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Detroit Medical Malpractice Law Blog

Looking at what recent studies have to say about medication errors

Medication errors are a common occurrence across the United States, and among the most commonly cited bases for medical malpractice litigation. Two recent studies highlight the issue of medication error and why the health care industry needs to ramp up efforts to address the problem.

One of the studies found that more than one-third of calls to poison control centers are related to medication errors. That figure was arrived at by looking at 10 years of data from the National Poison System. The report found that almost 97 percent of poison exposures were unintentional, with over half having been deemed “unintentional.”

Failure to diagnose claims in medical malpractice litigation

In our last post, we mentioned a recent report which found that failure to diagnose is among the most common claims physicians in family practice face. Failure to diagnose generally refers to cases where a physician delays or fails to diagnose a disease or condition, and which results in injury or progression of the disease beyond what would have come after a timely diagnosis.

While failure to diagnose is a common claim, it isn’t the case that every instance in which a physician makes a mistake in this area will give rise to a viable claim. The question of liability is going to depend on what diagnosis or diagnoses a reasonably cautious physician would have made under similar circumstances.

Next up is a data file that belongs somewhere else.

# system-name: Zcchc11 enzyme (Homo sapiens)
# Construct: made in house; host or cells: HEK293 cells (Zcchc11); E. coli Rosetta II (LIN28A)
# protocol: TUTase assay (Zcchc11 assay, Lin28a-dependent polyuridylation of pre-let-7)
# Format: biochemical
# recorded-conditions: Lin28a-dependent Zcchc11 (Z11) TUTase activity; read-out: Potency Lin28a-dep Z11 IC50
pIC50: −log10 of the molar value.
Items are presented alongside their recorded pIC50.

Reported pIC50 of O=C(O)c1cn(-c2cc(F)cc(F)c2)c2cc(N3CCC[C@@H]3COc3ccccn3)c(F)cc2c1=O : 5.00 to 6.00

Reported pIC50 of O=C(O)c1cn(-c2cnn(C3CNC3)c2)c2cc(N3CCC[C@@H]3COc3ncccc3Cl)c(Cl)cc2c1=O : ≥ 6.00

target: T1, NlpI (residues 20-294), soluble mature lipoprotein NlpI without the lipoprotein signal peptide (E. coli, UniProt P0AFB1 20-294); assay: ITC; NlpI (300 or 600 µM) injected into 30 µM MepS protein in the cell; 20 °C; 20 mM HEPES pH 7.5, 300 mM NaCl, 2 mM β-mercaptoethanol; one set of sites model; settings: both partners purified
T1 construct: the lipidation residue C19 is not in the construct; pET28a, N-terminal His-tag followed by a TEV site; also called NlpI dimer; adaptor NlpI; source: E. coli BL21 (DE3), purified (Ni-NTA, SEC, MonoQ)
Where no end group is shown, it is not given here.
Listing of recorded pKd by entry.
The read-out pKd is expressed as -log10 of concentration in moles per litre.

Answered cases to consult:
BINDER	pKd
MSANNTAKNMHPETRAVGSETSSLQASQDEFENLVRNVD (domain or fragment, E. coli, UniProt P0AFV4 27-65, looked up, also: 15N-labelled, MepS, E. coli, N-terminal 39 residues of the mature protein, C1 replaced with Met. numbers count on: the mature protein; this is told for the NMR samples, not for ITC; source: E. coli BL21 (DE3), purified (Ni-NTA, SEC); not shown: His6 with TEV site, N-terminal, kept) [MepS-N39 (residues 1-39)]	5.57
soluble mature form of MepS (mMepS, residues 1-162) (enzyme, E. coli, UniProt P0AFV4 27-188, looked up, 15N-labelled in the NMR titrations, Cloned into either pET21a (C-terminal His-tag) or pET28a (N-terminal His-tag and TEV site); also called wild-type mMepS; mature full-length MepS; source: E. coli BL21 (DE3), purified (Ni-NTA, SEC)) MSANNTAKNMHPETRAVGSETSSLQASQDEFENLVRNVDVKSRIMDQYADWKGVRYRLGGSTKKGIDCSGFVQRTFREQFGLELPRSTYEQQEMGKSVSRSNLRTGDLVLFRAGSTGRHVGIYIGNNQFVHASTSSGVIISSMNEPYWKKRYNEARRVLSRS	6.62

Hospital stops infant heart surgery due to surgical errors

Toward the end of 2011, a hospital in another state began doing heart surgery on infants. By June 2015, no less than nine babies died at the hospital. Michigan readers might be relieved to know that -- finally, in Aug. 2015 -- the program was shut down due to the inordinate amount of surgical errors that led to those deaths.

Several surgeons throughout the country, including one here in Michigan, reported that they have seen infants whose surgeries were performed incorrectly. In some cases, the surgeon operated on the wrong body part. Children might be resilient when it comes to injuries, but some mistakes are too much for their fragile little bodies to overcome.

Medical negligence can be the reason for a stroke

When blood flow to the brain is somehow stopped, a stroke often results. Clots or burst blood vessels can deprive the brain of blood and, subsequently, the oxygen needed by the cells. The health consequences to patients here in Michigan and elsewhere can be devastating, if not lethal. The care given to a patient under these circumstances can make all the difference, and when medical negligence occurs, the patient is the one who suffers.

As is often the case with other medical conditions, the importance of making the correct diagnosis cannot be stressed enough. A correct and swift diagnosis can get a patient the treatment needed in order to prevent -- or at least minimize -- any damage. When a doctor fails to recognize the symptoms as those of a stroke, the wrong course of treatment can delay the proper course of treatment and, consequently, make matters worse.

Report looks at most common reasons for med mal suits against primary car doctors

Medical error comes in a variety of flavors, with respect to both the type and severity of the injuries. Physicians are aware, or at least should be, though, that there are certain types of errors that occur more frequently than others. The types of claims that most commonly occur depends, to a large extent, on the type of practice in which a physician is engaged.

Primary care physicians, for instance, are doctors who serve as the first point of contact patient have with the health care system. According to the American Academy of Family Physicians, primary care practitioners have the tasks of “health promotion, disease prevention, health maintenance, counseling, patient education, diagnosis and treatment of acute and chronic illnesses in a variety of settings.” Given this range of practice objectives, there are naturally going to be unique risks that accompany this type of practice.